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  IN THIS Article
 ::  Introduction
 ::  Case report
 ::  Discussion
 ::  Acknowledgments
 ::  References

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CASE REPORTS
Year : 1992  |  Volume : 38  |  Issue : 2  |  Page : 85-6

Non-A non-B hepatitis induced aplastic anemia.


Dr. J C Patel Hematology Dept, Seth GS Medical College and KEM Hospital, Parel, Bombay.,

Correspondence Address:
A Pant
Dr. J C Patel Hematology Dept, Seth GS Medical College and KEM Hospital, Parel, Bombay.

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PMID: 0001432838

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Keywords: Adult, Anemia, Aplastic, blood,diagnosis,etiology,Bone Marrow Examination, Case Report, Female, Hepatitis C, complications,diagnosis,Human,


How to cite this article:
Pant A, Kale P, Harjai K, Shah M, Pathare A V. Non-A non-B hepatitis induced aplastic anemia. J Postgrad Med 1992;38:85

How to cite this URL:
Pant A, Kale P, Harjai K, Shah M, Pathare A V. Non-A non-B hepatitis induced aplastic anemia. J Postgrad Med [serial online] 1992 [cited 2014 Dec 29];38:85. Available from: http://www.jpgmonline.com/text.asp?1992/38/2/85/709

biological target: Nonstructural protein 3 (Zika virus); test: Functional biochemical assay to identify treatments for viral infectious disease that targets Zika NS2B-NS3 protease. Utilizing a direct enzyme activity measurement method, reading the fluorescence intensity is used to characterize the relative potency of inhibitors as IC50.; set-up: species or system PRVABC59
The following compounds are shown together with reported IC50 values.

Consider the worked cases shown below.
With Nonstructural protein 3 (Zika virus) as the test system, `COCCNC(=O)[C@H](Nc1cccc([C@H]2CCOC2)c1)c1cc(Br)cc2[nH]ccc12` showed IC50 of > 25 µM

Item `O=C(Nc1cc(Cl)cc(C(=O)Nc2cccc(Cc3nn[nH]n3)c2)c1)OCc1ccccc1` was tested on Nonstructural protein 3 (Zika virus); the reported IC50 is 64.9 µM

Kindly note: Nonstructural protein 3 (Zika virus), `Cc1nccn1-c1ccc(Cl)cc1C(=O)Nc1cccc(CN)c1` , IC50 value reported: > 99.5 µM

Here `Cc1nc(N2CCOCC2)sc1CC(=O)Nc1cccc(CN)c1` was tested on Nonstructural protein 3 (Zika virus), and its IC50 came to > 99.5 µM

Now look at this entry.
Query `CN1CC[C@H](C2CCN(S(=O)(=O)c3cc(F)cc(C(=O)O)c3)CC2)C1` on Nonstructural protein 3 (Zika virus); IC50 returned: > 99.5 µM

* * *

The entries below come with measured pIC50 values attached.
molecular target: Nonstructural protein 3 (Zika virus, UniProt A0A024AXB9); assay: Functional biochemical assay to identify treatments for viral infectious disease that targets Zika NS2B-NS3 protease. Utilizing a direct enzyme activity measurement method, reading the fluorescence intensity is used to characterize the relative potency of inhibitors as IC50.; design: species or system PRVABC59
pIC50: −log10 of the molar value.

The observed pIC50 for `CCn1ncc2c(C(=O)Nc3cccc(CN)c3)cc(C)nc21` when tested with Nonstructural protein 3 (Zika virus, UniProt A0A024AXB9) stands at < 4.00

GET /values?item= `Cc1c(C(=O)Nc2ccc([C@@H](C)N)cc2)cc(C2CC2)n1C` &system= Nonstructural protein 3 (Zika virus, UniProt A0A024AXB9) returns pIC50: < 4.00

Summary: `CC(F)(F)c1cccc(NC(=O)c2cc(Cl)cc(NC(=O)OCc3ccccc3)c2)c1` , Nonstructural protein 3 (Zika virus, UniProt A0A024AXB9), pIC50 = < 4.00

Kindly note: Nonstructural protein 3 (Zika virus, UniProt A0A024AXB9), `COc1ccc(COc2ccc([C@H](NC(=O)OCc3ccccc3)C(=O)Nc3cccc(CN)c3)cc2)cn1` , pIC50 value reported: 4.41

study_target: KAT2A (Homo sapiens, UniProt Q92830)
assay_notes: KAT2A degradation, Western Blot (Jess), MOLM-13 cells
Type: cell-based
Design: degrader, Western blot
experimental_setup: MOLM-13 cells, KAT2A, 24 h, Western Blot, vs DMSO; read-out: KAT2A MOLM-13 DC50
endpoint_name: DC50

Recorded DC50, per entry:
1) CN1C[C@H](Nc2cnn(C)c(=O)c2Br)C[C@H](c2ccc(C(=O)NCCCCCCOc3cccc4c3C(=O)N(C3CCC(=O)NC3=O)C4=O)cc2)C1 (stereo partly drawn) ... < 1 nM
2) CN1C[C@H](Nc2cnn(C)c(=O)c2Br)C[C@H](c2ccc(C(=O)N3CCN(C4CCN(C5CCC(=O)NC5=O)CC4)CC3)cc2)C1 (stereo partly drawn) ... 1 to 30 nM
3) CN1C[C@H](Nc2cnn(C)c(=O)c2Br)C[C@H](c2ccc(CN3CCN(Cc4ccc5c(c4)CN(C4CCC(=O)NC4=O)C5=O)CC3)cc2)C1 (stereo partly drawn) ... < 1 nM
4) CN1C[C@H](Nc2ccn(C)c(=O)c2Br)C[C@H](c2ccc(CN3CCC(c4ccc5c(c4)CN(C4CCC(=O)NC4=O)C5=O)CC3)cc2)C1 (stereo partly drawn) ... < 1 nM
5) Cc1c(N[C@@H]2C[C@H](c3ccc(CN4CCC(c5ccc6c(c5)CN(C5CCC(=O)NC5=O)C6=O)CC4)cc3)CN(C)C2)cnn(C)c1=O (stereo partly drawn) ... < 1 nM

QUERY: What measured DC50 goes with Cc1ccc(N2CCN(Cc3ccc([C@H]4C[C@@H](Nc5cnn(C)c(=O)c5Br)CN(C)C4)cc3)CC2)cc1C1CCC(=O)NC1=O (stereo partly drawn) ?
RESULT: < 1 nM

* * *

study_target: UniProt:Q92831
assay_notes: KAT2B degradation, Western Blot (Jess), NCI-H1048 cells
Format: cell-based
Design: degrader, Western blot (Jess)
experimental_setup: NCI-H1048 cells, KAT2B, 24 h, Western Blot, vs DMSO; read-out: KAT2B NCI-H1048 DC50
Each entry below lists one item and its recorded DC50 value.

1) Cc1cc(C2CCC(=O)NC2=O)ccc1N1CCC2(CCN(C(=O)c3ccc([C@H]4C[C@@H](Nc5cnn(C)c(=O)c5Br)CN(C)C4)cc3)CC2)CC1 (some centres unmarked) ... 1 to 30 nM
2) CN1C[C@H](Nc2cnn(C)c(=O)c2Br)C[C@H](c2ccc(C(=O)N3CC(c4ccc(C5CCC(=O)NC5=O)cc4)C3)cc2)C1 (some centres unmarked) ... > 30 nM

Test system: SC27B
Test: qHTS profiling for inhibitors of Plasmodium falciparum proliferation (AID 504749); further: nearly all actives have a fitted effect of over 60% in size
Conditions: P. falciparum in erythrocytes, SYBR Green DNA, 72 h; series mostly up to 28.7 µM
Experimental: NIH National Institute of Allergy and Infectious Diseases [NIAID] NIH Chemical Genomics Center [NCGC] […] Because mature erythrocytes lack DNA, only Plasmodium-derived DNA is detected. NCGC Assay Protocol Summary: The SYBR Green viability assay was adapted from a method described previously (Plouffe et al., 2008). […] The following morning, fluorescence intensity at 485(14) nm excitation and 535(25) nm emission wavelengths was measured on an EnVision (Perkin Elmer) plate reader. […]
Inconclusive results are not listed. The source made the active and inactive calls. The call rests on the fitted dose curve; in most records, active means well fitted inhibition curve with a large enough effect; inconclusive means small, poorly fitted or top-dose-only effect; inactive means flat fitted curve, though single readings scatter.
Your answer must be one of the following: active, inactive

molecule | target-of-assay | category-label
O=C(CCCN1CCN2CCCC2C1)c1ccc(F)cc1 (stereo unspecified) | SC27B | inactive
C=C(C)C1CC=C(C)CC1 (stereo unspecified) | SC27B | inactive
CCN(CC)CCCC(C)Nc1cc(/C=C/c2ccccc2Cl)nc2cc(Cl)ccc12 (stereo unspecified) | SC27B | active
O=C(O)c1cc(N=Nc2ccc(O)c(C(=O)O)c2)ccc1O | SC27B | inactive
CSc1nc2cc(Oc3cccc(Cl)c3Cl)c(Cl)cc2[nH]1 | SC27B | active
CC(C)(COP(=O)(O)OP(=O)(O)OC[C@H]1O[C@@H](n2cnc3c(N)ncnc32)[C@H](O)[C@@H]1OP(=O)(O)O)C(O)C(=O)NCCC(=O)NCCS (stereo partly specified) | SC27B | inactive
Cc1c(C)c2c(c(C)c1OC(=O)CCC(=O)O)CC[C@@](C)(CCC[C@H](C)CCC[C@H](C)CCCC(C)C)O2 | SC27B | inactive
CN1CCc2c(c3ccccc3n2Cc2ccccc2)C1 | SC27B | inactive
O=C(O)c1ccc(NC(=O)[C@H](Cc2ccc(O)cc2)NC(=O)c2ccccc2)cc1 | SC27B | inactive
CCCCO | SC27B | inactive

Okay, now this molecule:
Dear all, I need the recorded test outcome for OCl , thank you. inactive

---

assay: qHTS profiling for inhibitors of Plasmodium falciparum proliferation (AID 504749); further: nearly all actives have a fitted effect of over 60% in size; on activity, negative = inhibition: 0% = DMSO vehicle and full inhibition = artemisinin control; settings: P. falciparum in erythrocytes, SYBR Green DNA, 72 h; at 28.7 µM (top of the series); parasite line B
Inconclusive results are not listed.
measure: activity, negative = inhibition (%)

::   Introduction Top


The association between hepatitis and aplastic anemia (AA) was first reported by Lorenz & Quaiser in 1955[1]. Since then more than 200 cases have been reported worldwide[2],[3],[4]. In more than 80% of these, non-A non-B hepatitis has been implicated as the etiological agent. We present here a case of non-A non-B hepatitis induced AA and review the relevant literature.


  ::   Case report Top


SB, a 28 year old lady, presented to us in March 1991, for evaluation of arthralgia and perioral skin rash for the past one week. The rash was initially vesicular but later on became pustular and ultimately resulted in scab formation. The arthralgia was mild and disappeared in a couple of days. There was no associated joint swelling, restriction of joint movement or any history of morning stiffness.

She was diagnosed as a case of pulmonary tuberculosis about eight months ago and was given the standard anti-tubercular agents viz. rifampicin, isonicotinic acid hydrazide and ethambutol. However, for the last 6 months, she was only on the former two drugs without any complications. At about the same time, eight months ago, she was also diagnosed as a case of late onset epilepsy and continued phenytoin 300mg daily in divided doses. A CT scan brain, however, showed no structural lesion.